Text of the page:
I splash and play and disturb the neon reflections that dance across the water, bright white on deep blue, the searing assault of Helios above. I deflect his effort to tan me, to impart his offerings of melanoma. Like a white knight, clad in well-oiled chain mail, I glisten in SPF-whatever. I dive deep and touch the sandy bottom. Swimming outward, I abandon one god for another.

100 yards out, or what looks like, in any case, to be the approximate length of a football field, the white sand carpeting the oceanic base becomes peppered with reef, and soon after, is entirely covered in coral. Out here, the waves are larger, more insistent, first pushing me back towards the shore then pulling me outward, deeper, away. I doggy-paddle and feel the burn in my arms, my legs which kick ungracefully like an injured frog. It’s not pretty, but I stay afloat easy enough. Bobbing on the surface, I see the daytime moon anemic in the blue sky above me, knowing that 384,000 kilometers away it revolves around the earth like a child orbiting the elliptical hem of its mother’s dress, a crater-faced teenager giving her a wide birth yet staying close enough to mooch off of her generosity, a great, approximate sphere with a surface dominantly comprised of igneous rock, once magma, now cooled and crystallized, luminous not of its own nature but by reflecting the sun’s light, a gorgeous pearl to illuminate the night sky, outshine the stars, and throughout its phases, have sway over the ocean tides, the push and pull of earth’s great bodies of water.

I am pushed and pulled myself. A man in the water, I am manhandled by the sea. I paddle for shore but find it becomes smaller, further away, with each graceless stroke, every clumsy kick. Blue waves carry me, lift me, deposit me, hard, into coral, not rock, but a living animal, marine invertebrates, a colony of polyps encased in the calcium carbonate skeleton they have secreted over the years. Above the knee, my flesh is lacerated and my muscles beneath the skin are torn open and exposed. The saltwater blooms crimson in my frantic wake, my blood clouding the tropic waters, mingling, dispersing, carrying on a current that transports hundreds of thousands, maybe a million of my blood cells along with my body fluids, rich plasma that will activate the interest of sharp-nosed sharks, huge, monstrous fish that will make a meal of me, enjoy me raw, relatively cold, just as I had intended to enjoy that Mahi Mahi heated and fully cooked.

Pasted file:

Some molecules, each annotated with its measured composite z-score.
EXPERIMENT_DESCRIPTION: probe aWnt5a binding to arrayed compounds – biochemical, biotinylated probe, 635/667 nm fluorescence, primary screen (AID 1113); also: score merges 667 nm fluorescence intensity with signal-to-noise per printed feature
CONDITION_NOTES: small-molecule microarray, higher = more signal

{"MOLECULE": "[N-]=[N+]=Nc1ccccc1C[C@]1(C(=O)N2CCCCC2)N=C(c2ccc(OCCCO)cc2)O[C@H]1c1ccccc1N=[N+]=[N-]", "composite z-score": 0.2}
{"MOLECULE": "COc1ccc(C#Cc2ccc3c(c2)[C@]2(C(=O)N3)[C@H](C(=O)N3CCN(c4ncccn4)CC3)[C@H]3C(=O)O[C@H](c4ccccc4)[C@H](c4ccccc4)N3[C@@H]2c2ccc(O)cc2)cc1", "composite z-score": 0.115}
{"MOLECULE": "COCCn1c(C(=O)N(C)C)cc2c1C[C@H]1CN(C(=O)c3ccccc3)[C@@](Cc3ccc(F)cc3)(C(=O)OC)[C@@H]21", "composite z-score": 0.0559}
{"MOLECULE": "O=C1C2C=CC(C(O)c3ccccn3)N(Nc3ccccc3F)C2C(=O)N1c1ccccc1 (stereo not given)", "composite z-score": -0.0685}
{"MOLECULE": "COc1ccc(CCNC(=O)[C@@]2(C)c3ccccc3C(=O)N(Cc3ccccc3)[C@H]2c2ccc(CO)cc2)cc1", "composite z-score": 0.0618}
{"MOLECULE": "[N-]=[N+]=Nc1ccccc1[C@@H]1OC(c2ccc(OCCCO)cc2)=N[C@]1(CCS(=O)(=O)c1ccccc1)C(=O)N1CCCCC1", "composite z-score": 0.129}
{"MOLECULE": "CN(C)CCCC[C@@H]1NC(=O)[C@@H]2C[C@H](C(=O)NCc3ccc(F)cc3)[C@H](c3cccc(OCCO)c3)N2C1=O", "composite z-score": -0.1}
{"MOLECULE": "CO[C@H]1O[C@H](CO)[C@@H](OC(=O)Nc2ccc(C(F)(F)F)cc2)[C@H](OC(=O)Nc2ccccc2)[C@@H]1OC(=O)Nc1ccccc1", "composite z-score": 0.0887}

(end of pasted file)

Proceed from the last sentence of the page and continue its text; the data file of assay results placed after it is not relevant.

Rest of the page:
I do not have a fear of sharks, not even a slight one -- you know, one of those irrational phobias that cripple a man for no logical reason -- but I do have my fair share of common sense, which sways me in this instant to feel a great deal of fear as I thrash against the now raging surf, the water, no longer blue, but reddish-purple, like liters and liters of dark pomegranate juice, oh, and that shark fin -- make that two -- cutting the ruby surface of saltwater stained by my lifeblood, fast approaching, already beside me, and now the pain of their razor teeth, white as lunar rock, shaped like arrowheads, like dental Doritos, as they snack -- no, feast -- upon a great ape that fancies himself more than animal, a man, a paragon of evolutionary excellence. Yes, I can feel the fear, my brain sending messages, pumping chemicals, my blood-flow redirecting away from my heart, ushering to my limbs so I might use them, defend myself, run away, well, swim away anyhow, if only I had all my limbs left. If only I had one limb left. Okay, so much for limbs. This is the lowlight of what was meant to be a needed vacation.

If only I had decided to stay ashore among the sand-baked feldspar, the scorched silica, the hot ribbon of trillions of minute mineral fragments. If only I had stayed sitting on my safe square of cotton protecting me from the hot sand. If only then, the worst of my problems would be the minor threat of a mild sunburn, the minimal concern that my Mahi Mahi may later be served slightly under cooked. As it is, here, out at sea, having gone out on a limb to enjoy myself, now limbless, shark food, I bleed out to warm a small pocket of the Pacific, to dye the saltwater around me in brilliant shades of scarlet.

James Callan grew up in Minneapolis, Minnesota. He lives on the Kāpiti Coast, New Zealand on a small farm with his wife, Rachel, and his little boy, Finn. His writing has appeared or is forthcoming in Bridge Eight, White Wall Review, Beyond Queer Words, Millennial Pulp Magazine and elsewhere. His novel, A Transcendental Habit, is due for publication in 2023 with Queer Space, an imprint of Rebel Satori Press.